Current issue: 56(4)
Under compilation: 57(1)
Soil respiration readings are reported for three ameliorated peatland sites of different types, covering a period of four years, during which the sites were drained and treated with various fertilizers. Respiration is shown to increase exponentially with temperature, varying mostly in the range 100–500 mg CO2 m-2 h-1. The changes in soil respiration followed those in surface temperature with a time-lag of approximately 3–3.5 hours. At one site, where the groundwater table dropped by about 0.5 m after ditching, soil respiration increased 2.5-fold within a few weeks, whereas at the other two sites both the fall in the groundwater table and the resultant changes in soil respiration were small.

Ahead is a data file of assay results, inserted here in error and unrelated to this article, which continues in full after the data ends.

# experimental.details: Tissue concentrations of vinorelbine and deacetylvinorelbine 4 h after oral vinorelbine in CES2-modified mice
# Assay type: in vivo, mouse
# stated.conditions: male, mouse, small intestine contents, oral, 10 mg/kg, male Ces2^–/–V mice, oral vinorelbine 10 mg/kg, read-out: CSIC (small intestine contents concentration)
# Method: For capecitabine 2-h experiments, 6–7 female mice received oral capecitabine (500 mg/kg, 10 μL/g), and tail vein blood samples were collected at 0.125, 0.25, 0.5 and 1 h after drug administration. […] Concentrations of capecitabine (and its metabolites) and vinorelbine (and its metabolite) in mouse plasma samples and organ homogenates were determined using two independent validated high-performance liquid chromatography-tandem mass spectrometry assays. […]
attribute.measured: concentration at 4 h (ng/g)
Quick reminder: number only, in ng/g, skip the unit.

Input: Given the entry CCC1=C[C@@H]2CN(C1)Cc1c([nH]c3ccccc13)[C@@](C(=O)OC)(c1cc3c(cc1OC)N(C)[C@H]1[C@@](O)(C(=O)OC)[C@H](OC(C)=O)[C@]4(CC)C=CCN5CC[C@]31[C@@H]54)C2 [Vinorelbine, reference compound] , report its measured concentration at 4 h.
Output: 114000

The fertilizers tested were slow-dissolving PK, fast-dissolving PK, wood ash, slow-dissolving PK + urea, slow-dissolving PK + Nitroform (urea formaldehyde) and slow-dissolving PK + urea + a micro-element mixture. Application of fast-dissolving PK + urea led to a rapid increase in soil respiration at the site poorest in nutrients, and slow-dissolving PK to a slow increase in respiration. The greatest, steady increase of all was achieved by treatment with ash. At the sites with a higher natural nutrient content the application of fertilizers usually led to a decline in soil respiration lasting 1–2 years, after which the initial level was normally regained. Treatment with micro-elements caused an initial fall in soil respiration values in all three biotopes, followed by a pronounced increase.
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